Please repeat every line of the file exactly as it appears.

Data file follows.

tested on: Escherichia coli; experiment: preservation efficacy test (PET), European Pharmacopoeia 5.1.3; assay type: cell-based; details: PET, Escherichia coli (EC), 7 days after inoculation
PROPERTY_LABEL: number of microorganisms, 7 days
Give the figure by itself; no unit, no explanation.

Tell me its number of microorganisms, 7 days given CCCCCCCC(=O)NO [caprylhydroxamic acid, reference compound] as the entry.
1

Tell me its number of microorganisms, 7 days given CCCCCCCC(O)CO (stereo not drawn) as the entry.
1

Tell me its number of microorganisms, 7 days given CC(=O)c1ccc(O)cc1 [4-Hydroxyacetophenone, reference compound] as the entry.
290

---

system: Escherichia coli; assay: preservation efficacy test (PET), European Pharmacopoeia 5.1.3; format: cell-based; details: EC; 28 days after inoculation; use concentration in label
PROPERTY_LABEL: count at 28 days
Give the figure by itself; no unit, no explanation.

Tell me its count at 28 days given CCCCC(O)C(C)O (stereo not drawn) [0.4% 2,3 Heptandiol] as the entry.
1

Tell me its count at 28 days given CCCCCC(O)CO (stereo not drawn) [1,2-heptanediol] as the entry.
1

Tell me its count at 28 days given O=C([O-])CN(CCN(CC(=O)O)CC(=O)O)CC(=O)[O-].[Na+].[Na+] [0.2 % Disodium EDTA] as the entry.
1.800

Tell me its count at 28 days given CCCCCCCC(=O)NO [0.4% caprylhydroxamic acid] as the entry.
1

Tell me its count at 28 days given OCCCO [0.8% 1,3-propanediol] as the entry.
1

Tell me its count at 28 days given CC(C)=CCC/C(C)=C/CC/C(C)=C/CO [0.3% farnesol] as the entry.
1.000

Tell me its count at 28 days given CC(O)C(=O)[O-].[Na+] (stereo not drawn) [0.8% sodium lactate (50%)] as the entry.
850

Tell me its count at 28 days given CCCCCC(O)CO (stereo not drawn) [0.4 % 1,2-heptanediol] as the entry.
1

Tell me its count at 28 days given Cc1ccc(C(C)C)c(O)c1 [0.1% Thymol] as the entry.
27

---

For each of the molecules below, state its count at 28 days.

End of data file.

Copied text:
tested on: Escherichia coli; experiment: preservation efficacy test (PET), European Pharmacopoeia 5.1.3; assay type: cell-based; details: PET, Escherichia coli (EC), 7 days after inoculation
PROPERTY_LABEL: number of microorganisms, 7 days
Give the figure by itself; no unit, no explanation.

Tell me its number of microorganisms, 7 days given CCCCCCCC(=O)NO [caprylhydroxamic acid, reference compound] as the entry.
1

Tell me its number of microorganisms, 7 days given CCCCCCCC(O)CO (stereo not drawn) as the entry.
1

Tell me its number of microorganisms, 7 days given CC(=O)c1ccc(O)cc1 [4-Hydroxyacetophenone, reference compound] as the entry.
290

---

system: Escherichia coli; assay: preservation efficacy test (PET), European Pharmacopoeia 5.1.3; format: cell-based; details: EC; 28 days after inoculation; use concentration in label
PROPERTY_LABEL: count at 28 days
Give the figure by itself; no unit, no explanation.

Tell me its count at 28 days given CCCCC(O)C(C)O (stereo not drawn) [0.4% 2,3 Heptandiol] as the entry.
1

Tell me its count at 28 days given CCCCCC(O)CO (stereo not drawn) [1,2-heptanediol] as the entry.
1

Tell me its count at 28 days given O=C([O-])CN(CCN(CC(=O)O)CC(=O)O)CC(=O)[O-].[Na+].[Na+] [0.2 % Disodium EDTA] as the entry.
1.800

Tell me its count at 28 days given CCCCCCCC(=O)NO [0.4% caprylhydroxamic acid] as the entry.
1

Tell me its count at 28 days given OCCCO [0.8% 1,3-propanediol] as the entry.
1

Tell me its count at 28 days given CC(C)=CCC/C(C)=C/CC/C(C)=C/CO [0.3% farnesol] as the entry.
1.000

Tell me its count at 28 days given CC(O)C(=O)[O-].[Na+] (stereo not drawn) [0.8% sodium lactate (50%)] as the entry.
850

Tell me its count at 28 days given CCCCCC(O)CO (stereo not drawn) [0.4 % 1,2-heptanediol] as the entry.
1

Tell me its count at 28 days given Cc1ccc(C(C)C)c(O)c1 [0.1% Thymol] as the entry.
27

---

For each of the molecules below, state its count at 28 days.